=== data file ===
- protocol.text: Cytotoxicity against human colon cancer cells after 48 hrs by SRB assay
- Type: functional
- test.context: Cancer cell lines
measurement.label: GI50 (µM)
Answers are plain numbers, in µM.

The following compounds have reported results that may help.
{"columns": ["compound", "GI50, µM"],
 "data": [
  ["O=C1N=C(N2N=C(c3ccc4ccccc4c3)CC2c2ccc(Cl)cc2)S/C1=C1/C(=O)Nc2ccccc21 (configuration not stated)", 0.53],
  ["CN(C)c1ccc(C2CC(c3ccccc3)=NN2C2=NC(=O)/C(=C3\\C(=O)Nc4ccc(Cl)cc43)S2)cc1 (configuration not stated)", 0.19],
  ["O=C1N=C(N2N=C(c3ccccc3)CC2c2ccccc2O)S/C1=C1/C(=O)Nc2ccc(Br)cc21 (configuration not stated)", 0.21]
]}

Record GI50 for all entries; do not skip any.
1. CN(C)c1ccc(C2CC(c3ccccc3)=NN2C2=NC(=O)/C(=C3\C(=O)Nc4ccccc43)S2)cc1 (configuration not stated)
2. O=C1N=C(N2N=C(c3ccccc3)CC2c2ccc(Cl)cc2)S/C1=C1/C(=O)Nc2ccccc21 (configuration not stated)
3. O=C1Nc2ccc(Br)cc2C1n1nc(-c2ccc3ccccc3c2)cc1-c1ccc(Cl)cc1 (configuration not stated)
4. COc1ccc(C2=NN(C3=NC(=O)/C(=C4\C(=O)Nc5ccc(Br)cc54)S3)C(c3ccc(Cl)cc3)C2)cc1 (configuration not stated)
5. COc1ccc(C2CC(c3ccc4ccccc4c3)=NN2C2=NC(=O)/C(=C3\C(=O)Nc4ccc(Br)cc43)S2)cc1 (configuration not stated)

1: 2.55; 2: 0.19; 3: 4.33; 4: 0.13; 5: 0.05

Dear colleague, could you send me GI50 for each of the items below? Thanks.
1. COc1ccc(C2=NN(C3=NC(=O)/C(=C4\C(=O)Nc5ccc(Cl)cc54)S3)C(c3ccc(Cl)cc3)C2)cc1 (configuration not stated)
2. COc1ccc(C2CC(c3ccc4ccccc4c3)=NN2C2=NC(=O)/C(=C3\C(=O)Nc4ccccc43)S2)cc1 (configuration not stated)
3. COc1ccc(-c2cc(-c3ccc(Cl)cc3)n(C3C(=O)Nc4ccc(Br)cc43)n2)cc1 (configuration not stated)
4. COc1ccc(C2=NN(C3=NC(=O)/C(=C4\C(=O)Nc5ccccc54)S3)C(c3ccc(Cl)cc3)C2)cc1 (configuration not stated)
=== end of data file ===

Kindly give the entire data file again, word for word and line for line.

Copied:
- protocol.text: Cytotoxicity against human colon cancer cells after 48 hrs by SRB assay
- Type: functional
- test.context: Cancer cell lines
measurement.label: GI50 (µM)
Answers are plain numbers, in µM.

The following compounds have reported results that may help.
{"columns": ["compound", "GI50, µM"],
 "data": [
  ["O=C1N=C(N2N=C(c3ccc4ccccc4c3)CC2c2ccc(Cl)cc2)S/C1=C1/C(=O)Nc2ccccc21 (configuration not stated)", 0.53],
  ["CN(C)c1ccc(C2CC(c3ccccc3)=NN2C2=NC(=O)/C(=C3\\C(=O)Nc4ccc(Cl)cc43)S2)cc1 (configuration not stated)", 0.19],
  ["O=C1N=C(N2N=C(c3ccccc3)CC2c2ccccc2O)S/C1=C1/C(=O)Nc2ccc(Br)cc21 (configuration not stated)", 0.21]
]}

Record GI50 for all entries; do not skip any.
1. CN(C)c1ccc(C2CC(c3ccccc3)=NN2C2=NC(=O)/C(=C3\C(=O)Nc4ccccc43)S2)cc1 (configuration not stated)
2. O=C1N=C(N2N=C(c3ccccc3)CC2c2ccc(Cl)cc2)S/C1=C1/C(=O)Nc2ccccc21 (configuration not stated)
3. O=C1Nc2ccc(Br)cc2C1n1nc(-c2ccc3ccccc3c2)cc1-c1ccc(Cl)cc1 (configuration not stated)
4. COc1ccc(C2=NN(C3=NC(=O)/C(=C4\C(=O)Nc5ccc(Br)cc54)S3)C(c3ccc(Cl)cc3)C2)cc1 (configuration not stated)
5. COc1ccc(C2CC(c3ccc4ccccc4c3)=NN2C2=NC(=O)/C(=C3\C(=O)Nc4ccc(Br)cc43)S2)cc1 (configuration not stated)

1: 2.55; 2: 0.19; 3: 4.33; 4: 0.13; 5: 0.05

Dear colleague, could you send me GI50 for each of the items below? Thanks.
1. COc1ccc(C2=NN(C3=NC(=O)/C(=C4\C(=O)Nc5ccc(Cl)cc54)S3)C(c3ccc(Cl)cc3)C2)cc1 (configuration not stated)
2. COc1ccc(C2CC(c3ccc4ccccc4c3)=NN2C2=NC(=O)/C(=C3\C(=O)Nc4ccccc43)S2)cc1 (configuration not stated)
3. COc1ccc(-c2cc(-c3ccc(Cl)cc3)n(C3C(=O)Nc4ccc(Br)cc43)n2)cc1 (configuration not stated)
4. COc1ccc(C2=NN(C3=NC(=O)/C(=C4\C(=O)Nc5ccccc54)S3)C(c3ccc(Cl)cc3)C2)cc1 (configuration not stated)